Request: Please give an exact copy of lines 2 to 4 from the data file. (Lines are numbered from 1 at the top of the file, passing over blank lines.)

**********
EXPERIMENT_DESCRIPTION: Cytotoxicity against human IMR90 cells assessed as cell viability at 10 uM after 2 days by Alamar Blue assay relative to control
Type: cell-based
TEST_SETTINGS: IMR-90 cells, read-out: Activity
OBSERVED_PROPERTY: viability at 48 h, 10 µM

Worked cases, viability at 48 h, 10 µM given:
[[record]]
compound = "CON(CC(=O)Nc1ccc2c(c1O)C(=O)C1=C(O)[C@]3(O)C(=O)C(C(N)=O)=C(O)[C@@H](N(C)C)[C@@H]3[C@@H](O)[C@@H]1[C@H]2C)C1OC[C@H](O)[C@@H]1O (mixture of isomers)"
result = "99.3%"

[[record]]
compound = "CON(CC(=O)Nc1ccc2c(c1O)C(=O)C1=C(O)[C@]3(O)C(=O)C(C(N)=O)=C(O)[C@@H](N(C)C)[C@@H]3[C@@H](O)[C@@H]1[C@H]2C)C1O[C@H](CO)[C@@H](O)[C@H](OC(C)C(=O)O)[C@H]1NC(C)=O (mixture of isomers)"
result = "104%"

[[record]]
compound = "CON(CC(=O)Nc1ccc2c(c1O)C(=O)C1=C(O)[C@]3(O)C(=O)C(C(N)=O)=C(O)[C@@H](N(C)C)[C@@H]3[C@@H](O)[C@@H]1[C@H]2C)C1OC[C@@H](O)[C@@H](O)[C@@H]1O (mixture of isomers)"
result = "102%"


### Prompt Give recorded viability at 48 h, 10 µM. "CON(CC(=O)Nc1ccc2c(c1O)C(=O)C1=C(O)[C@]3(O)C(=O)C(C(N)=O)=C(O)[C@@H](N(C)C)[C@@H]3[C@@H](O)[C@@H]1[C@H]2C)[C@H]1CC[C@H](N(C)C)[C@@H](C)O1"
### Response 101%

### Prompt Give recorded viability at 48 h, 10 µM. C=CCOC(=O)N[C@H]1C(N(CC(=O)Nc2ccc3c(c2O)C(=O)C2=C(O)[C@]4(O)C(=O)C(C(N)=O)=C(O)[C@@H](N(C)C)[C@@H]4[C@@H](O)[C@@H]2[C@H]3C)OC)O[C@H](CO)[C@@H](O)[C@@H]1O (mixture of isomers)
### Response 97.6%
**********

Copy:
Type: cell-based
TEST_SETTINGS: IMR-90 cells, read-out: Activity
OBSERVED_PROPERTY: viability at 48 h, 10 µM